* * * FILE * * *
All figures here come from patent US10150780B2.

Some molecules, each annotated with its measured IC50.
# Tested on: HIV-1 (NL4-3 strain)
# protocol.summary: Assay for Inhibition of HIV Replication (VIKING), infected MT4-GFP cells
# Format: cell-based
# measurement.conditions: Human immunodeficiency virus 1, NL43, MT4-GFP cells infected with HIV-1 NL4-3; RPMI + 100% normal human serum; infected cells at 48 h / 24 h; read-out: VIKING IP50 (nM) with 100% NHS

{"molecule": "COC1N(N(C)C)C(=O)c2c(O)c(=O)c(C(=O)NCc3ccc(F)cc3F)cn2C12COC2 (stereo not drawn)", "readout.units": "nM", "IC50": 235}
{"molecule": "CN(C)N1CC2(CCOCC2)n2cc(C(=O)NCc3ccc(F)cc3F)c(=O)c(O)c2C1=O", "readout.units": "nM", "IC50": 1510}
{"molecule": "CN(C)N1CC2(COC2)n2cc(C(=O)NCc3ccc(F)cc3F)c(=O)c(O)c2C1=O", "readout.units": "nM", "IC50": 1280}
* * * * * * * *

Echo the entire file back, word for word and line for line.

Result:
All figures here come from patent US10150780B2.

Some molecules, each annotated with its measured IC50.
# Tested on: HIV-1 (NL4-3 strain)
# protocol.summary: Assay for Inhibition of HIV Replication (VIKING), infected MT4-GFP cells
# Format: cell-based
# measurement.conditions: Human immunodeficiency virus 1, NL43, MT4-GFP cells infected with HIV-1 NL4-3; RPMI + 100% normal human serum; infected cells at 48 h / 24 h; read-out: VIKING IP50 (nM) with 100% NHS

{"molecule": "COC1N(N(C)C)C(=O)c2c(O)c(=O)c(C(=O)NCc3ccc(F)cc3F)cn2C12COC2 (stereo not drawn)", "readout.units": "nM", "IC50": 235}
{"molecule": "CN(C)N1CC2(CCOCC2)n2cc(C(=O)NCc3ccc(F)cc3F)c(=O)c(O)c2C1=O", "readout.units": "nM", "IC50": 1510}
{"molecule": "CN(C)N1CC2(COC2)n2cc(C(=O)NCc3ccc(F)cc3F)c(=O)c(O)c2C1=O", "readout.units": "nM", "IC50": 1280}